Saturday, 19 December 2020

Christmas in Covent Garden, Central London


In the hours before the UK Government imposed a tier 4 lockdown on London, parts of the capital's shopping districts were buzzing.  In Covent Garden, mulled wine, fake snow and lego sculptures were the order of the day.

Saturday, 12 December 2020

Maison François, Duke Street, Central London


Housed in a grand building with high-ceilings and theatrical lighting, Maison François's striking Art Deco dining room can imbue any meal with a sense of occasion. The French menu is safe and stimulating at the same time. The emphasis is on classic French dishes made with high-quality ingredients, precision and passion.  Among the starters, the rock oysters, sauce mignonette (£21 for six) and the assiette de charcuterie (£15) are both top-notch takes on traditional favourites, while the anchovies, ricotta and thyme, with grilled bread (£9.50) is a treat for the taste buds.  On a cold winter's day, the special main of green lentils with bacon and a Toulouse sausage (about £17) is hearty and enjoyable, particularly when combined with the moreish pommes Anna à la truffe (£7) and the rustic cabbage, anchoïade, breadcrumbs and chilli (£8). For fish lovers, the halibut in a mussels sauce is a tad pricey at £29, but gets rave reviews, while the hungry might opt for half a roast chicken cooked in herbs for £24. The very extensive wine list starts at about £26 a bottle and is heavily orientated towards France and its European neighbours. If you are celebrating, the Toffoli Prosecco Frizzante (£36 per bottle) is a decent option. Providing proficient, yet relaxed, service, Maison François successfully occupies the middle ground between fine dining and a fun meal out. 8/10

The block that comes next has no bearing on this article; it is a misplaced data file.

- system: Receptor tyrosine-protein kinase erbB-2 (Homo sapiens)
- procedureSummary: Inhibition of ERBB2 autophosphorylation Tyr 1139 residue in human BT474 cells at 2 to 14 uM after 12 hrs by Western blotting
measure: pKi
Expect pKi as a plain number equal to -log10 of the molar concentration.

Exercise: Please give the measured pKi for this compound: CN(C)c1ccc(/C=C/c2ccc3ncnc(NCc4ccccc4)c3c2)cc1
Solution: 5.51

Sunday, 6 December 2020

J Sheekey, St Martin's Court, Central London


On a chilly December evening in the Covid era, the distinguished Atlantic bar of J Sheekey is a comforting place to take refuge. A bustle of bartenders mix and serve drinks frenetically while you perch on high chairs and survey the black and white prints of celebrities that adorn the walls. In the dining room the small army of staff flow backwards and forwards shepherding eye-catching plates of seafood in all directions.  Among the starters, the chargrilled squid served with roasted chorizo, padron peppers and smoked butter (£14.50) is both nourishing and flavoursome. Even more impressive and substantial is the Atlantic Bar platter of seafood, which includes oysters, prawns, mussels, clams, ceviche, cockles and whelks. At £25 per person, it is a punchy starter, but this is fresh and scintillating seafood. Among the main courses, the Sheekey’s fish stew (£26), with garlic mayonnaise, is more prosaic, but enjoyable all the same. You should find something you like on the lengthy wine list, but at a price. If you aren't too fussy, the Terres d'Azur Sauvignon Blanc is a crisp and fairly affordable option at £36 per bottle. All-in-all, J Sheekey is a refined and rewarding place to indulge a fish fetish. (8/10)

Sunday, 8 November 2020

The Thames, East of Greenwich, London